Document Detail


Heterogeneity in anatomic outcome of sacrospinous ligament fixation for prolapse: a systematic review.
MedLine Citation:
PMID:  17540817     Owner:  NLM     Status:  MEDLINE    
Abstract/OtherAbstract:
OBJECTIVE: To explore why failure rates vary so much between published reports of sacrospinous ligament fixation to correct pelvic organ prolapse and what the potential sources of heterogeneity may be. DATA SOURCES: MEDLINE was queried for studies between 1966 and 2005 that included the term "sacrospinous." METHODS OF STUDY SELECTION: One-hundred eighty-seven studies were reviewed. Studies were selected if they 1) involved a surgical procedure performed unilaterally with a posterior or apical vaginal incision and approach to the ligament; 2) reported objective outcomes with a classification system (Baden-Walker, pelvic organ prolapse quantification) over a defined follow-up period; and 3) were published in English, French, or German. Random effects meta-analyses were conducted for both objective and subjective measures of failure. TABULATION, INTEGRATION, AND RESULTS: Seventeen cohorts met the selection criteria, and the Baden-Walker vaginal profile or a close variation suitable for meta-analysis was used in 10 of them. Variability in failure rates was observed depending on site of and grade of vaginal support (P<.05). The anterior compartment was the most common site of failure for any given grade. This was most striking when the criterion for failure was grade 1 (40.1% anterior, 11.0% apical, 18.2% posterior) or grade 2 prolapse (21.3% anterior, 7.2% apical, 6.3% posterior). Areas of vaginal support were more equally affected when the criterion for failure was grade 3 prolapse (3.7% anterior, 2.7% apical, 2.3% posterior). Among cohorts using grade 2 prolapse as the criterion for objective failure, the pooled measure of failure to relieve symptoms was 10.3% (95% confidence interval 4.4-16.2%) and to provide patient satisfaction was 13.0% (95% confidence interval 7.4-18.6%). CONCLUSION: The variation in published failure rates after sacrospinous ligament fixation is, in part, accounted for by differences in how anatomical outcomes are evaluated and which compartment of vaginal support is being considered. Failure rates are highest in the anterior compartment.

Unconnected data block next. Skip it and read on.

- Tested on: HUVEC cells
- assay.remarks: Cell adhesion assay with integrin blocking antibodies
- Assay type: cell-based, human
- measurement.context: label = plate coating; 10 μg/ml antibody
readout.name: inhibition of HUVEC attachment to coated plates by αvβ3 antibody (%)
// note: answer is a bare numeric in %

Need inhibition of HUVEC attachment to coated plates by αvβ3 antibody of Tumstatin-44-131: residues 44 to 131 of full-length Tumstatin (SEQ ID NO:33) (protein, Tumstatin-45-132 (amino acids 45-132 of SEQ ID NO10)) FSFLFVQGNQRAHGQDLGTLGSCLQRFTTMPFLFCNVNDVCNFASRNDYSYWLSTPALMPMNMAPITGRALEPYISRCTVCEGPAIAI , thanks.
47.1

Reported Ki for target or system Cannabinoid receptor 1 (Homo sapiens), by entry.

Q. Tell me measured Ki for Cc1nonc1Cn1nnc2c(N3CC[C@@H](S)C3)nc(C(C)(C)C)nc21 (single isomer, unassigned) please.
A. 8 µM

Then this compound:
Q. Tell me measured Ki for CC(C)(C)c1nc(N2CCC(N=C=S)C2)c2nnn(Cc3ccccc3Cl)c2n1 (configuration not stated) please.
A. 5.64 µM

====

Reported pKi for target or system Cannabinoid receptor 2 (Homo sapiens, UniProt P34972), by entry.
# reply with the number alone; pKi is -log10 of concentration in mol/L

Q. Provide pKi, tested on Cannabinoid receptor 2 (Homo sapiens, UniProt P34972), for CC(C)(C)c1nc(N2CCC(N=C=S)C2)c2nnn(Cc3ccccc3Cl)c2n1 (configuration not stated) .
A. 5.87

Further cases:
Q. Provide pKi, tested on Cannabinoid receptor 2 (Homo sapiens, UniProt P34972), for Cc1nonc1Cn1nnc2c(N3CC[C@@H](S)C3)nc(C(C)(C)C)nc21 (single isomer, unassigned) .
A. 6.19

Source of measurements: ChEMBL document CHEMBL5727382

Authors:
Daniel M Morgan; Mary A M Rogers; Markus Huebner; John T Wei; John O Delancey
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Publication Detail:
Type:  Journal Article; Meta-Analysis; Research Support, N.I.H., Extramural; Review    
Journal Detail:
Title:  Obstetrics and gynecology     Volume:  109     ISSN:  0029-7844     ISO Abbreviation:  Obstet Gynecol     Publication Date:  2007 Jun 
Date Detail:
Created Date:  2007-06-01     Completed Date:  2007-07-09     Revised Date:  2009-10-26    
Medline Journal Info:
Nlm Unique ID:  0401101     Medline TA:  Obstet Gynecol     Country:  United States    
Other Details:
Languages:  eng     Pagination:  1424-33     Citation Subset:  AIM; IM    
Affiliation:
Departments of Obstetrics and Gynecology, University of Michigan, Ann Arbor, Michigan 48109, USA. morgand@umich.edu
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MeSH Terms
Descriptor/Qualifier:
Confidence Intervals
Female
Gynecologic Surgical Procedures / adverse effects,  methods*
Humans
Ligaments / surgery*
Odds Ratio
Sacrococcygeal Region / surgery*
Treatment Failure
Uterine Prolapse / pathology*,  surgery*
Uterus / anatomy & histology*,  surgery
Grant Support
ID/Acronym/Agency:
2K12 HD 001438/HD/NICHD NIH HHS

From MEDLINE®/PubMed®, a database of the U.S. National Library of Medicine


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